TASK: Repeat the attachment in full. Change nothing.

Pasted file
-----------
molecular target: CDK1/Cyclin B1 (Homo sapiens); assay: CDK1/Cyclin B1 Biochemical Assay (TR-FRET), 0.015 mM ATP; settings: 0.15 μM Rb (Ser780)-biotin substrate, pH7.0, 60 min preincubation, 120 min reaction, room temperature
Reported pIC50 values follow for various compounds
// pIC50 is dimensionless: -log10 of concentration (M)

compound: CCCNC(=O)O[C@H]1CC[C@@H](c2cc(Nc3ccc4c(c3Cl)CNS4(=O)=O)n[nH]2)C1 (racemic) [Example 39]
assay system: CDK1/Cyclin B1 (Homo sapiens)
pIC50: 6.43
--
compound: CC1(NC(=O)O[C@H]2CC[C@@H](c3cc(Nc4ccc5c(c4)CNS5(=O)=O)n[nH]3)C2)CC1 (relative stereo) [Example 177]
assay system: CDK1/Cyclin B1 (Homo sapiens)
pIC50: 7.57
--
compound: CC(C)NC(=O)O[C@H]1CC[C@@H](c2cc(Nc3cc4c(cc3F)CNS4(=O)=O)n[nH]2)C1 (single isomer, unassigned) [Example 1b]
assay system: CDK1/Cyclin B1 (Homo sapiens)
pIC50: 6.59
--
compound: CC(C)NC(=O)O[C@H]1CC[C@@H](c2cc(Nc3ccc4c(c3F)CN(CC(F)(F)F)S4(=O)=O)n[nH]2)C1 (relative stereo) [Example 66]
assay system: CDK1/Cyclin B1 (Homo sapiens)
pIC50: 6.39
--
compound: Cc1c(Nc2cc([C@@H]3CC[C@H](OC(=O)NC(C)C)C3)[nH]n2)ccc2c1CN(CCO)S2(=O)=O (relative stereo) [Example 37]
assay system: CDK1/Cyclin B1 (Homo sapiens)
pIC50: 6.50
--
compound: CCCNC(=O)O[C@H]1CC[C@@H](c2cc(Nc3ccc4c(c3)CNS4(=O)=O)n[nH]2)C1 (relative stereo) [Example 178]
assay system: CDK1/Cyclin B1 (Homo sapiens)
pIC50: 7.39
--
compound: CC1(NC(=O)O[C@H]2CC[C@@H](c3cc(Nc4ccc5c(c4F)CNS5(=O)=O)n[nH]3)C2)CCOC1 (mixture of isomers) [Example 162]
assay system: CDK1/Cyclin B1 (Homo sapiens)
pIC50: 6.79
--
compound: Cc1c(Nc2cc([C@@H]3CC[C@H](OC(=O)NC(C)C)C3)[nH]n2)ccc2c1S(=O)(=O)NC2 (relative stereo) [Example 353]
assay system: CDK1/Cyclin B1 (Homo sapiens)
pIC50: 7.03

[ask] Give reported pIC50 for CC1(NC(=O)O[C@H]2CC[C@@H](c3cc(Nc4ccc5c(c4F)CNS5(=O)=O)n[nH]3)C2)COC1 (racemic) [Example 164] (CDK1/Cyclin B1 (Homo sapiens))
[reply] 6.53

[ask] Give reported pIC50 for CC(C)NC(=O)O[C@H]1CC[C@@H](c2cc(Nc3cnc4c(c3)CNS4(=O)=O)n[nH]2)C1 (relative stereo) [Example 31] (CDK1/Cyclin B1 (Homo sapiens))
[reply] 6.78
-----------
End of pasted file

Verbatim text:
molecular target: CDK1/Cyclin B1 (Homo sapiens); assay: CDK1/Cyclin B1 Biochemical Assay (TR-FRET), 0.015 mM ATP; settings: 0.15 μM Rb (Ser780)-biotin substrate, pH7.0, 60 min preincubation, 120 min reaction, room temperature
Reported pIC50 values follow for various compounds
// pIC50 is dimensionless: -log10 of concentration (M)

compound: CCCNC(=O)O[C@H]1CC[C@@H](c2cc(Nc3ccc4c(c3Cl)CNS4(=O)=O)n[nH]2)C1 (racemic) [Example 39]
assay system: CDK1/Cyclin B1 (Homo sapiens)
pIC50: 6.43
--
compound: CC1(NC(=O)O[C@H]2CC[C@@H](c3cc(Nc4ccc5c(c4)CNS5(=O)=O)n[nH]3)C2)CC1 (relative stereo) [Example 177]
assay system: CDK1/Cyclin B1 (Homo sapiens)
pIC50: 7.57
--
compound: CC(C)NC(=O)O[C@H]1CC[C@@H](c2cc(Nc3cc4c(cc3F)CNS4(=O)=O)n[nH]2)C1 (single isomer, unassigned) [Example 1b]
assay system: CDK1/Cyclin B1 (Homo sapiens)
pIC50: 6.59
--
compound: CC(C)NC(=O)O[C@H]1CC[C@@H](c2cc(Nc3ccc4c(c3F)CN(CC(F)(F)F)S4(=O)=O)n[nH]2)C1 (relative stereo) [Example 66]
assay system: CDK1/Cyclin B1 (Homo sapiens)
pIC50: 6.39
--
compound: Cc1c(Nc2cc([C@@H]3CC[C@H](OC(=O)NC(C)C)C3)[nH]n2)ccc2c1CN(CCO)S2(=O)=O (relative stereo) [Example 37]
assay system: CDK1/Cyclin B1 (Homo sapiens)
pIC50: 6.50
--
compound: CCCNC(=O)O[C@H]1CC[C@@H](c2cc(Nc3ccc4c(c3)CNS4(=O)=O)n[nH]2)C1 (relative stereo) [Example 178]
assay system: CDK1/Cyclin B1 (Homo sapiens)
pIC50: 7.39
--
compound: CC1(NC(=O)O[C@H]2CC[C@@H](c3cc(Nc4ccc5c(c4F)CNS5(=O)=O)n[nH]3)C2)CCOC1 (mixture of isomers) [Example 162]
assay system: CDK1/Cyclin B1 (Homo sapiens)
pIC50: 6.79
--
compound: Cc1c(Nc2cc([C@@H]3CC[C@H](OC(=O)NC(C)C)C3)[nH]n2)ccc2c1S(=O)(=O)NC2 (relative stereo) [Example 353]
assay system: CDK1/Cyclin B1 (Homo sapiens)
pIC50: 7.03

[ask] Give reported pIC50 for CC1(NC(=O)O[C@H]2CC[C@@H](c3cc(Nc4ccc5c(c4F)CNS5(=O)=O)n[nH]3)C2)COC1 (racemic) [Example 164] (CDK1/Cyclin B1 (Homo sapiens))
[reply] 6.53

[ask] Give reported pIC50 for CC(C)NC(=O)O[C@H]1CC[C@@H](c2cc(Nc3cnc4c(c3)CNS4(=O)=O)n[nH]2)C1 (relative stereo) [Example 31] (CDK1/Cyclin B1 (Homo sapiens))
[reply] 6.78